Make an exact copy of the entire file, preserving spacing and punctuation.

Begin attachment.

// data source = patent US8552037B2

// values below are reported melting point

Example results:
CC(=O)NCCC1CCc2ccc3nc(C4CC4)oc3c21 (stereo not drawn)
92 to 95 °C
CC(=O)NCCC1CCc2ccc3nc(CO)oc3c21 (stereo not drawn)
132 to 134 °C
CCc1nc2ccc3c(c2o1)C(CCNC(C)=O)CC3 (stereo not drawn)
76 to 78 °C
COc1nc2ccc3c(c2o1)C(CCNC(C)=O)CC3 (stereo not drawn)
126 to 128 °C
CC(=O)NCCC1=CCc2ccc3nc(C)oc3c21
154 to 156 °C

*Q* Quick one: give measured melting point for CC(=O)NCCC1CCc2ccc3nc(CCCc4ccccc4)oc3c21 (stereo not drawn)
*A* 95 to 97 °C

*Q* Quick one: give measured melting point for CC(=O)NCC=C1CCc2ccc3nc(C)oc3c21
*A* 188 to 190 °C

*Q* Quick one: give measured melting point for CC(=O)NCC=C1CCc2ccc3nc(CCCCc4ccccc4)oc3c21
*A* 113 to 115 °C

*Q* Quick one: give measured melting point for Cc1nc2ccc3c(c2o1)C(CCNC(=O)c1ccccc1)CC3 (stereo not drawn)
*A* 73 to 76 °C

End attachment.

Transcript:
// data source = patent US8552037B2

// values below are reported melting point

Example results:
CC(=O)NCCC1CCc2ccc3nc(C4CC4)oc3c21 (stereo not drawn)
92 to 95 °C
CC(=O)NCCC1CCc2ccc3nc(CO)oc3c21 (stereo not drawn)
132 to 134 °C
CCc1nc2ccc3c(c2o1)C(CCNC(C)=O)CC3 (stereo not drawn)
76 to 78 °C
COc1nc2ccc3c(c2o1)C(CCNC(C)=O)CC3 (stereo not drawn)
126 to 128 °C
CC(=O)NCCC1=CCc2ccc3nc(C)oc3c21
154 to 156 °C

*Q* Quick one: give measured melting point for CC(=O)NCCC1CCc2ccc3nc(CCCc4ccccc4)oc3c21 (stereo not drawn)
*A* 95 to 97 °C

*Q* Quick one: give measured melting point for CC(=O)NCC=C1CCc2ccc3nc(C)oc3c21
*A* 188 to 190 °C

*Q* Quick one: give measured melting point for CC(=O)NCC=C1CCc2ccc3nc(CCCCc4ccccc4)oc3c21
*A* 113 to 115 °C

*Q* Quick one: give measured melting point for Cc1nc2ccc3c(c2o1)C(CCNC(=O)c1ccccc1)CC3 (stereo not drawn)
*A* 73 to 76 °C